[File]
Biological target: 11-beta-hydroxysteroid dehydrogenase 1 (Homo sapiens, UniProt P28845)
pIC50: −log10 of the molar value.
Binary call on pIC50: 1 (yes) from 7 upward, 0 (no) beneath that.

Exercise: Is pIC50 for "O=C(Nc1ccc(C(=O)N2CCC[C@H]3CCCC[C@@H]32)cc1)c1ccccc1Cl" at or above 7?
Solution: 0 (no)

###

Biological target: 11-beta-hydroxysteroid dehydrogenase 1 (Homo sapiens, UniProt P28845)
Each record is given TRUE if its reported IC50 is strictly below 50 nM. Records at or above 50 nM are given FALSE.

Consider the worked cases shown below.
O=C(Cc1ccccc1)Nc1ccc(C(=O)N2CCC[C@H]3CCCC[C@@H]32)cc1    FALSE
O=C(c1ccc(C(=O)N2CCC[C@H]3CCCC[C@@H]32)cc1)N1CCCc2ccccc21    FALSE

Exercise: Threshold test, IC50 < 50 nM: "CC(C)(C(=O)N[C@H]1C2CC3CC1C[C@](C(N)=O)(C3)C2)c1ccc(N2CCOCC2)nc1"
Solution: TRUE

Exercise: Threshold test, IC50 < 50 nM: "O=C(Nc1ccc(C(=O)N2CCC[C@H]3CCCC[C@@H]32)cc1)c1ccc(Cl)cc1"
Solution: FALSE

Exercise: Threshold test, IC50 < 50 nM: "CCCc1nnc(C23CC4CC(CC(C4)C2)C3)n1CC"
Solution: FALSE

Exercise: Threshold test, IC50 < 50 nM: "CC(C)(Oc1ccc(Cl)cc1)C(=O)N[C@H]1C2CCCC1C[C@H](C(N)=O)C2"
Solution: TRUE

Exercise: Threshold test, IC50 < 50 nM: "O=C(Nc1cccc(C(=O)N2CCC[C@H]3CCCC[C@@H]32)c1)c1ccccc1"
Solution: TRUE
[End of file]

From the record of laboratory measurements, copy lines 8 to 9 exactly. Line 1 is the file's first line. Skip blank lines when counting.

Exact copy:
Each record is given TRUE if its reported IC50 is strictly below 50 nM. Records at or above 50 nM are given FALSE.

Consider the worked cases shown below.